Download
slide1 n.
Skip this Video
Loading SlideShow in 5 Seconds..
Economic Effects of the Crusades: PowerPoint Presentation
Download Presentation
Economic Effects of the Crusades:

Economic Effects of the Crusades:

133 Views Download Presentation
Download Presentation

Economic Effects of the Crusades:

- - - - - - - - - - - - - - - - - - - - - - - - - - - E N D - - - - - - - - - - - - - - - - - - - - - - - - - - -
Presentation Transcript

  1. The Renaissance – Rebirth of art and learning in Europe (1300-1600)Background: The Crusades stimulated trade by introducing Europeans to many desirable products, and trade promoted contacts with the Byzantine and Muslim Empires.

  2. Economic Effects of the Crusades: • Increased demand for Middle Eastern products • Stimulated production of good to trade in Middle Eastern markets • Encouraged the use of credit and banking

  3. Economic Concepts of the Renaissance • Church rule against usury and the banks’ practice of charging interest helped to secularize northern Italy. • Usury – loaning money with really high interest rates

  4. Economic Concepts of the Renaissance • Letters of credit served to expand the supply of money and stimulated trade • New accounting and bookkeeping practices (use of Arabic numerals) were introduced

  5. Significance- wealth accumulated from European trade with the Middle East led to the rise of Italian city-states. Wealthy merchants were active civic leaders.

  6. Advantages of Location for Northern Italian cities during the Renaissance: Florence, Venice, and Genoa

  7. Advantages of Location for Northern Italian cities during the Renaissance: • Had access to trade routes connecting Europe with Middle Eastern markets • Served as trading centers for the distribution of goods to northern Europe • Were initially independent city-states governed as republics

  8. Machiavelli’s Ideas about Power: Background: Machiavelli observed city-state rulers of his day and produced guidelines for the acquisition and maintenance of power by absolute rule.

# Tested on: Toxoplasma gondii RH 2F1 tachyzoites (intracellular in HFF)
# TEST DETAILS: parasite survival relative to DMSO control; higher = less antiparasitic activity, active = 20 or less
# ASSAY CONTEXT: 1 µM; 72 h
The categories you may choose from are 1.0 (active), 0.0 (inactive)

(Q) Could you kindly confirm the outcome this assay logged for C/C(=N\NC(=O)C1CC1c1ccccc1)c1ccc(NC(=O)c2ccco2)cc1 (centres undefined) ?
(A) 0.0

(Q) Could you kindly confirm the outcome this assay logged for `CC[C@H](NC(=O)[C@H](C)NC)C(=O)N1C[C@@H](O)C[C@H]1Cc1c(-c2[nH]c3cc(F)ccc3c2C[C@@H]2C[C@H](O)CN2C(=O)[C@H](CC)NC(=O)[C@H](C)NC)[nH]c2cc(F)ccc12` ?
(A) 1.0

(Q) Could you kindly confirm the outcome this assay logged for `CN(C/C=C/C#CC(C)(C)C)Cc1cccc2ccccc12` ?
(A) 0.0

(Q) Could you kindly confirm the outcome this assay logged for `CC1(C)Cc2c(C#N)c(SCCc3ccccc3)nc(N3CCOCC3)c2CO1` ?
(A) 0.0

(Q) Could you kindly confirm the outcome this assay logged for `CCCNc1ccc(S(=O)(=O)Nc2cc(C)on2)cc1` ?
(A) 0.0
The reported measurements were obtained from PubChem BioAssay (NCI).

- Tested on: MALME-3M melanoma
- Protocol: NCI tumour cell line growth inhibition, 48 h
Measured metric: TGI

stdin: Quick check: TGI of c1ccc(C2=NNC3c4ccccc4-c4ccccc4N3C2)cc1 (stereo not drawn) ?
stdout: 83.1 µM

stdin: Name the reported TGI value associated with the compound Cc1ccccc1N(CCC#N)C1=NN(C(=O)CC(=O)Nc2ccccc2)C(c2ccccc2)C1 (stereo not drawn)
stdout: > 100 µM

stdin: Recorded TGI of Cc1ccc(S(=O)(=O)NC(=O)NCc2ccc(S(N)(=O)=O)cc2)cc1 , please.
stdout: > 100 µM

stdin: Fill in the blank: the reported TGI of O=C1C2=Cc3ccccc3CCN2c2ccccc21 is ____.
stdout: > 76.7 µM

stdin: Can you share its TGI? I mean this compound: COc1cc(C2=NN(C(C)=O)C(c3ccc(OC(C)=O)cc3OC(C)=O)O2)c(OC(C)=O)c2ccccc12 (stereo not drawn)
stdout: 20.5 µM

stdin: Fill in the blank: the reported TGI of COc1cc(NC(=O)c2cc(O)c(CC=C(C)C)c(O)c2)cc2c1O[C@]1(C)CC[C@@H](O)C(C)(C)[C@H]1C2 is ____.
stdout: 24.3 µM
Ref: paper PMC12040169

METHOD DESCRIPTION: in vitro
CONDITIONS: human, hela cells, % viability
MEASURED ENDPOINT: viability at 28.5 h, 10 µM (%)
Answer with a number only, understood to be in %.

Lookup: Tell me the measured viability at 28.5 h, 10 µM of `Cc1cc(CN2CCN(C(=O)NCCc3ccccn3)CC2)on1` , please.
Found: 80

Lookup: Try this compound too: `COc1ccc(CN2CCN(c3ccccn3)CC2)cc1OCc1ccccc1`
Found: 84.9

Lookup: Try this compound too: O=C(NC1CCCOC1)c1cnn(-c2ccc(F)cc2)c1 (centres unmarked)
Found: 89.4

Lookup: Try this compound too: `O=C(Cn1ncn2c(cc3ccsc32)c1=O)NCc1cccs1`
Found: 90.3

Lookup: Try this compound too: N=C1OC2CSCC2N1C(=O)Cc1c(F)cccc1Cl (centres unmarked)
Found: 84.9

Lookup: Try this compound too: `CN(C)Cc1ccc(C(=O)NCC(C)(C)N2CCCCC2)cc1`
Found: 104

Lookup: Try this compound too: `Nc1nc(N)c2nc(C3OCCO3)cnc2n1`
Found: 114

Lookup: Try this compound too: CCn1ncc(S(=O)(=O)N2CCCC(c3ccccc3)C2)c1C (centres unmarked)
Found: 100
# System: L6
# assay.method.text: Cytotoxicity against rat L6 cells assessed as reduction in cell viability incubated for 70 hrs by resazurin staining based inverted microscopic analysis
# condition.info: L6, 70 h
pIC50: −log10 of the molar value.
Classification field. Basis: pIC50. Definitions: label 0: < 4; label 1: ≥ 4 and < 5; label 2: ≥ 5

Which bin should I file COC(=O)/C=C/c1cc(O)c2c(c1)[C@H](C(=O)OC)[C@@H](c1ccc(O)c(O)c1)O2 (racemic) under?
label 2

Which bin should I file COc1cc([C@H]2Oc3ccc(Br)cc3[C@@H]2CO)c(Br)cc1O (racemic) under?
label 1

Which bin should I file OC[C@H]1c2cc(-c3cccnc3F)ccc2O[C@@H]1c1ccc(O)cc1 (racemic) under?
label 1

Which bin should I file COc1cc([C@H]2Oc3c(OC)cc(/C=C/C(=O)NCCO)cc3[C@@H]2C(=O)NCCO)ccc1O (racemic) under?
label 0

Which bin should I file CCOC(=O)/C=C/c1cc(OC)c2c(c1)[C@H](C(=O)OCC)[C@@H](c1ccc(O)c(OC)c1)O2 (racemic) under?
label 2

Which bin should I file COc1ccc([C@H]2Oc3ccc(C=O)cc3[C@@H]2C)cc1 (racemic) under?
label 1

9. Machiavelli published his ideas in a book called The Prince.

  10. Machiavelli’s Ideas about Power: • An early modern narrative on government • Supported absolute power of the ruler • Maintains that the end justifies the means – the way in which you do something isn’t as important as the end result • Advises that one should do good if possible, but do evil when necessary

  11. Background: The Renaissance produced new ideas that were reflected in the arts, philosophy, and literature. People wealthy from newly expanded trade, called Patrons, sponsored works that glorified city-states in northern Italy. Education became increasingly secular.

  12. Art and Literature: • Medieval art and literature – focused on the Church and salvation • Renaissance art and literature – focused on individuals and worldly (secular) matters, along with Christianity

  13. Italian Renaissance Artists and Writers: • Leonardo da Vinci – Mona Lisa and The Last Supper • Michelangelo – Ceiling of the Sistine Chapel and David • Petrarch – Sonnets, humanist scholarship

  14. Humanism: • Background - classical knowledge of the ancient Greeks and Romans fostered humanism in the Italian Renaissance.

  15. Humanism: • Celebrated the individual • Stimulated the study of Greek and Roman literature and culture • Was supported by wealthy patrons

  16. The Northern Renaissance: • Background – with rise of trade, travel, and literacy the Italian Renaissance spread to northern Europe.

  17. Art and Literature changed as different cultures adopted Renaissance ideas: • Growing wealth in Northern Europe supported Renaissance ideas. • Northern Renaissance thinkers merged humanist ideas with Christianity

  18. Art and Literature changed as different cultures adopted Renaissance ideas: • The moveable type of printing press and the production and sale of books (Gutenberg Bible) helped spread ideas

  19. Important Artists and Writers of the Northern Renaissance • Erasmus – The Praise of Folly (1511) • Poked fun at greedy merchants

  20. Important Artists and Writers of the Northern Renaissance • Sir Thomas More – Utopia (1516) • Discussed perfect/ideal society • Significance- Northern Renaissance artists portrayed religious and secular objects